// you’re reading...


Isabel Beasley talks about studying dolphins, and her favorite books

Isabel Beasley talks about her favorite books...

READERSVOICE.COM: Could you list your five favorite books of all time and maybe say a bit about why you liked them?
ISABEL BEASLEY: 1. Save the Dolphins by Michael Donoghue and Annie Wheeler.
This book was the reason I first became interested in studying dolphins.
Although the reviews are not so good on this book (eg. amazon.com), it sparked my interest in dolphin conservation and may have done for many others.
2. Gorillas in the Mist by Dian Fossey.
A fascinating and inspirational book about research and conservation of the gorillas of the Virungas, and Dian Fossey’s incredible perseverance to conserve them.
Conservation of large animals in any developing country is difficult.
Although some people question her methods, the gorillas may not have been alive today without her efforts.
3. Song of the Dodo: Island Biogeography in an Age of Extinctions by David Quammen.
One of the best books I have ever read that combines science and theories with an entertaining and readable storyline.
A huge amount of information in a very well-written book.
4. It’s Not About the Bike – My Journey Back to Life by Lance Armstrong.
An inspirational book about a world-class athlete’s strength and determination to recover from cancer and continue his career.
5. The Hungry Tide by Amitav Ghosh.
Following on from the exceptional Glass Palace (which I also liked), this book provides the most accurate (and probably only) fictional account of a female cetacean researcher working in a developing country – and also features the Irrawaddy dolphins (which are far more endearing than how they are described in the book)
RV: What was the project you started after commencing research at the Mekong River in January 2001?
IB: While undertaking my PhD, I established a small organisation, the Mekong Dolphin Conservation Project, www.mekongdolphin.org, in co-operation with the Cambodian Department of Fisheries (DoF).

The project focussed on research, increasing local awareness of the dolphins, and conservation activities.
RV: Where did you live, exactly? What sort of accommodation, conditions and food did you have?
IB: I lived about five hours north of Phnom Penh in Kratie, a small township along the Mekong River, 150 km south of the Lao border.
I lived in a simple wooden house that was close to the market and some simple restaurants.
I am a slightly picky eater, and can’t eat rice – so I normally ate french fries, noodles with chicken and egg, or fried chicken (which was normally chicken bones they were so thin) and tomatoes.
Luckily, in my last year living in Kratie, an American man opened up a restaurant in Kratie for the tourists – so every day would be a new ‘western’ special dinner which significantly helped out my diet.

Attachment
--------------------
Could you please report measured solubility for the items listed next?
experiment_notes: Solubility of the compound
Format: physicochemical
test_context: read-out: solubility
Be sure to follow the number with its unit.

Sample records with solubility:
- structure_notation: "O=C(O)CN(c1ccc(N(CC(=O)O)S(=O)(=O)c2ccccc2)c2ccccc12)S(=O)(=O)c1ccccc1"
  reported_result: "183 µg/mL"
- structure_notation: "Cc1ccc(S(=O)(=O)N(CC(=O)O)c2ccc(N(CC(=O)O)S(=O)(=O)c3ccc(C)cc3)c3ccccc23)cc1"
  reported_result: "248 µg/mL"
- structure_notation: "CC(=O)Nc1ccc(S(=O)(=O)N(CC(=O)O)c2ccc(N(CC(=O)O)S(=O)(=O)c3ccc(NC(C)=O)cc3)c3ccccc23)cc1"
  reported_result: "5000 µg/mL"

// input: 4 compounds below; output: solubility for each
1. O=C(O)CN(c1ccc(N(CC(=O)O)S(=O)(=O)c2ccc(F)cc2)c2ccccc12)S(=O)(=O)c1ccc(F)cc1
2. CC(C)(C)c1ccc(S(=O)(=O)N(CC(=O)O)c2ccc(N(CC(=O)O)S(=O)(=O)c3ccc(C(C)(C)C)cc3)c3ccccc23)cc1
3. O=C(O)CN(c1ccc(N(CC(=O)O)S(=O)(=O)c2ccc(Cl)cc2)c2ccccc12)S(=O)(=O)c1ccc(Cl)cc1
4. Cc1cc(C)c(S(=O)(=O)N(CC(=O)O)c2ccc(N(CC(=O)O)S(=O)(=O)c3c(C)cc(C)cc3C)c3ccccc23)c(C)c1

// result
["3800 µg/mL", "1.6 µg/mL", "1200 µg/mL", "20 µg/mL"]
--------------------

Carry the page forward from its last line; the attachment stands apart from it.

During boat surveys up the river I would take a few packets of instant noodles which were easy for the villagers to cook.
RV: What was your daily routine?
IB: Dolphins, dolphins and more dolphins. We were normally out in the field most of the time and for 15 days a month we would be surveying up the river to Laos and then back again.
This was a wonderful experience, staying with very hospitable Cambodian villagers along the river, and every day seeing amazing new things (giant stingrays, endangered birds, dangerous rapids, beautiful scenery and dolphins).
It’s an incredible area.

RV: What sorts of hardships did you face there?
IB: It was very difficult not having anyone to really talk to, or discuss ideas with.
The day to day challenges of living in a developing country (corruption, low capacity of assistants, politics), become exhausting when dealt with alone.
Another hardship was probably the lack of good food – particularly since I didn’t eat rice and am a very picky eater anyway (much preferring meat pies and donuts).
I was also involved in a severe motor bike accident at the end of 2001, where I broke my femur and knee, fractured my skull, and required seven days in intensive care in Bangkok (two in critical condition).
That ruined my 2002 dry season fieldwork, as I wasn’t back to Cambodia until April 2002.
RV: Who were you with there?
IB: My two best friends were my two dogs, Mange and Klar.
It was mainly because of them that I was able to live in Kratie for all those years.
I also had a team of two to three Khmers (Cambodians – ed.) that helped with the surveys and also became my good friends.
There were more westerners down in Phnom Penh who I would see when I went down to the city every few months.
One of the most influential people for me during my time in Cambodia was a young man named Brendan Boucher, whom I met in the last six months I was in Cambodia.
Brendan co-ordinated a group of exceptional young Cambodians to provide rural development to poor subsistence villages in Cambodia – Cambodian Rural Development Team – www.crdt.org.
It was thanks to Brendan and his incredible team that we developed a ‘dolphins for development’ project (funded by the British and Australian Governments) that provided rural development to selected small villages, located near critical dolphin habitats, to encourage their co-operation with conservation efforts.
Although just a new project, it has enormous potential to assist with dolphin conservation and also help poor subsistence villages.